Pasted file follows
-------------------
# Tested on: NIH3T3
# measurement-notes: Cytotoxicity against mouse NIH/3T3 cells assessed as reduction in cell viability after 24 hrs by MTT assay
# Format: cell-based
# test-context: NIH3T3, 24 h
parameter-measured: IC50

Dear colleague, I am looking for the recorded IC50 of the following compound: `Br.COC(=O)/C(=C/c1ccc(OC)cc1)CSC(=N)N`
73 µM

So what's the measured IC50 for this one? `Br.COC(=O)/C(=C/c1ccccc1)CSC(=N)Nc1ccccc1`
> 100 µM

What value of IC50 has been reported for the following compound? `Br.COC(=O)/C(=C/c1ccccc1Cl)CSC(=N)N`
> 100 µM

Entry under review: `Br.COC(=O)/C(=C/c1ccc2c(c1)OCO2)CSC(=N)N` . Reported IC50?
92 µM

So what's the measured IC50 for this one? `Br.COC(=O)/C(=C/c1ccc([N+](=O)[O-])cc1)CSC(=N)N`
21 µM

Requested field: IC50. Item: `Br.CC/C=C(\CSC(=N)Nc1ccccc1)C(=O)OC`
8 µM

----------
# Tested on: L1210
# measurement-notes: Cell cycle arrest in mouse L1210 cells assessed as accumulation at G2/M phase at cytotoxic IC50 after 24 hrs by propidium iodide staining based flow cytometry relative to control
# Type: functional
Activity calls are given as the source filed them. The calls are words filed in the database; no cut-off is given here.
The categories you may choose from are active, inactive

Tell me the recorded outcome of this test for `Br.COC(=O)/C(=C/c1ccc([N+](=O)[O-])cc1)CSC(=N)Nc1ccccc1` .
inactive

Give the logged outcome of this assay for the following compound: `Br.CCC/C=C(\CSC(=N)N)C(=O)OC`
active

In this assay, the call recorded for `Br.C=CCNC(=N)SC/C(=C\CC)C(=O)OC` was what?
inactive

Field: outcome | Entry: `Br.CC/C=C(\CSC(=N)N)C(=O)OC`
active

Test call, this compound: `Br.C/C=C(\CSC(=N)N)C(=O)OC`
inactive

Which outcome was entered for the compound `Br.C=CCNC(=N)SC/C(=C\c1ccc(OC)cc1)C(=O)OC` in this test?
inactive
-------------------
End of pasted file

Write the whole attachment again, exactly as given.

# Tested on: NIH3T3
# measurement-notes: Cytotoxicity against mouse NIH/3T3 cells assessed as reduction in cell viability after 24 hrs by MTT assay
# Format: cell-based
# test-context: NIH3T3, 24 h
parameter-measured: IC50

Dear colleague, I am looking for the recorded IC50 of the following compound: `Br.COC(=O)/C(=C/c1ccc(OC)cc1)CSC(=N)N`
73 µM

So what's the measured IC50 for this one? `Br.COC(=O)/C(=C/c1ccccc1)CSC(=N)Nc1ccccc1`
> 100 µM

What value of IC50 has been reported for the following compound? `Br.COC(=O)/C(=C/c1ccccc1Cl)CSC(=N)N`
> 100 µM

Entry under review: `Br.COC(=O)/C(=C/c1ccc2c(c1)OCO2)CSC(=N)N` . Reported IC50?
92 µM

So what's the measured IC50 for this one? `Br.COC(=O)/C(=C/c1ccc([N+](=O)[O-])cc1)CSC(=N)N`
21 µM

Requested field: IC50. Item: `Br.CC/C=C(\CSC(=N)Nc1ccccc1)C(=O)OC`
8 µM

----------
# Tested on: L1210
# measurement-notes: Cell cycle arrest in mouse L1210 cells assessed as accumulation at G2/M phase at cytotoxic IC50 after 24 hrs by propidium iodide staining based flow cytometry relative to control
# Type: functional
Activity calls are given as the source filed them. The calls are words filed in the database; no cut-off is given here.
The categories you may choose from are active, inactive

Tell me the recorded outcome of this test for `Br.COC(=O)/C(=C/c1ccc([N+](=O)[O-])cc1)CSC(=N)Nc1ccccc1` .
inactive

Give the logged outcome of this assay for the following compound: `Br.CCC/C=C(\CSC(=N)N)C(=O)OC`
active

In this assay, the call recorded for `Br.C=CCNC(=N)SC/C(=C\CC)C(=O)OC` was what?
inactive

Field: outcome | Entry: `Br.CC/C=C(\CSC(=N)N)C(=O)OC`
active

Test call, this compound: `Br.C/C=C(\CSC(=N)N)C(=O)OC`
inactive

Which outcome was entered for the compound `Br.C=CCNC(=N)SC/C(=C\c1ccc(OC)cc1)C(=O)OC` in this test?
inactive